# thermal cycler circuit interpretation

Discussion in 'The Projects Forum' started by justtrying, Sep 28, 2012.

1. ### justtrying Thread Starter Active Member

Mar 9, 2011
330
836
I am trying to brush up on my circuit reading skills. I am at a loss with four mosfets. I also have never seen "peltier", did some research on it, it is temperature controller which makes sense given the application.

I really can only go so far as if motor+ goes above 5V, U1 should go high and "close" 3904 (T1). If we assume that the other motor results in T2 being open, would current then flow through M1 because gate is now tied to ground via short? Then I think T4 and M4 would be active too and other transistors will be off. I really am quite lost...

I will try to go through this again but will appreciate any help.

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2. ### wayneh Expert

Sep 9, 2010
15,233
5,573
What are you trying to do?

That circuit appears to be an "H-bridge" motor controller (which allows for reversing the motor) adapted to a TEC (or peltier). It can send current thru the TEC in either direction, for heating or cooling, based on the control signal it receives.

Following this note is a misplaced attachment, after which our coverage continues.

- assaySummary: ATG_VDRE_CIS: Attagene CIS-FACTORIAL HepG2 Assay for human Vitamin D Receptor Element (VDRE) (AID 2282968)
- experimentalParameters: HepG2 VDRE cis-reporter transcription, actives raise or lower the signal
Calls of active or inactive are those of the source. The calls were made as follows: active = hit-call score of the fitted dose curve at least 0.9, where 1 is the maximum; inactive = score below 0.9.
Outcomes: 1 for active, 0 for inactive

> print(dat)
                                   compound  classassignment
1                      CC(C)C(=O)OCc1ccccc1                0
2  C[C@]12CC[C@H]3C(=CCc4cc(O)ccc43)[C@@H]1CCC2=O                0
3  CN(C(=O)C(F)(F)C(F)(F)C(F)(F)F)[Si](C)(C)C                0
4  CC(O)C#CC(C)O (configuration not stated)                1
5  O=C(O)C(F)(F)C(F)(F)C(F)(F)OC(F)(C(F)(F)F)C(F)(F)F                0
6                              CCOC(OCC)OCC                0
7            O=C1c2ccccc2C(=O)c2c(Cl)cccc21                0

3. ### justtrying Thread Starter Active Member

Mar 9, 2011
330
836
I am trying to understand figure out the current flow for different conditions. I've worked with H-bridge circuit once, but transistors are not my strong point. This circuit has p and n-channel mosfets and I want to be able to trace out current given different conditions (say as above) .

I am guessing that the current should flow, depending on conditions, through the peltier, meaning that pairs of mosfets that are on at the time time are M1/M4 and M2/M3? Were my assumptions above wrong?

This is to brush up on some weak points and to prepare for something that I have coming up...

4. ### wayneh Expert

Sep 9, 2010
15,233
5,573
T1 and T4 are on together (base voltage higher than emitter), as are T2 and T3 (on with base voltage below collector).

When T3 or T4 are ON, the gates of M3 and M4 go high and they conduct (in either direction).

T1 and T2 ON pulls the gates of M1 and M2 low, which causes them to conduct.

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